Galicia Travel GuideEdit This The best resource for sights, hotels, restaurants, bars, what to do and see
Galicia looks out over the Atlantic Ocean and the Bay of Biscay with
over two thousand years of history behind it. Largely undiscovered by
foreigners, it is very picturesque and mostly
unspoilt. It also offers some of the prettiest Spanish landscapes.
To explore these lands in the north-west of Spain means a chance to
live the adventure of a lifetime, full of tradition, lush landscapes
and unique cities. In Galicia, the frontiers between sea and land
cancel each other out. Both blend together along the 1,300 kilometres
of coastline, 772 beaches, and five large rias (long sea lakes that
stretch inland) where, tradition has it, the right hand of the Creator
shaped the dramatic coastline that now defines part of this land.
A traveller coming to Galicia soon discovers that, in this territory
situated in the north-west of the Iberian Peninsula, over two thousand
years of history have endured. Local history offers every visitor its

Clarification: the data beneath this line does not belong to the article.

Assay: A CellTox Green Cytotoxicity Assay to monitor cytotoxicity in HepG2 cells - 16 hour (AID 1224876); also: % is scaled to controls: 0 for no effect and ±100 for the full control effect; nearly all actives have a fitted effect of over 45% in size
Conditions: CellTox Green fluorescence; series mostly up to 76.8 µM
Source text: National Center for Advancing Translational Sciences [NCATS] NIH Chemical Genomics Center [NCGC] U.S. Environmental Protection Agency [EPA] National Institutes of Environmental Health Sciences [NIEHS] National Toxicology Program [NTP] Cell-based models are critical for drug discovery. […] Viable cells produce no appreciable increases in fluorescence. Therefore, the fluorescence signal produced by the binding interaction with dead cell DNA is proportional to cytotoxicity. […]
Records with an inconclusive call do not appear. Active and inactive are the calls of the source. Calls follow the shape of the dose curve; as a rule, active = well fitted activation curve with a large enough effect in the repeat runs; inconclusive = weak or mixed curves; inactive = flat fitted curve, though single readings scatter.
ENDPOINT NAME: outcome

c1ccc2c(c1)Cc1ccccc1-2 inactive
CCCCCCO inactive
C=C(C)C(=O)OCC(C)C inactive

enigmatic castros (Celtic dwellings) with their peculiar citadels; and
in them, perhaps, discover the Celts, ancient occupants of an evocative
granite world (the castros at Baroña -Porto do Son-, Viladonga -Castro
do Rei- or Santa Tegra -A Guarda- are the best-preserved).
The traveller can also see Gallaecia, the Roman Galicia. The great
Roman Wall in Lugo is still standing, a unique fortified enclosure with
a circular structure and a perimeter of 2,200 metres lasting since the
3rd century. Something different is immediately noticeable here. Clear
connections with the Celtic peoples are to be seen in this fertile
land. Galicia is also the land of a thousand rivers. Water runs into
many of them off the mountains of Os Ancares, O Courel or Peña Trevinca
(with altitudes over 1,800 metres). The father Miño crosses Galicia
from north-east to south-west, to flow placidly out to sea at the
Portuguese frontier. The river channels are as varied as the landscape:
from the remarkable Sil Canyons (whose river is the Miño's main
tributary, and which can be comfortably travelled by catamaran) and the
Ribeira Sacra, an area of uneven contours, ideal for vine growing. The
way out of Galicia by sea is through its rias. Altas (high) or Baixas
(low) which nestle into the landscape making an incomparable backdrop
for water tourism, with five blue flag ports in 1997 (A Coruña, Porto
do Son, Ribadeo, Baiona and Vilagarcía de Arousa).
Mountains, lush valleys and the most dramatic piece of coastline you are likely to find in Spain can be found in the four districts which make up the region. The district of Orense is by far the most mountainous with peaks reaching up to 1800m.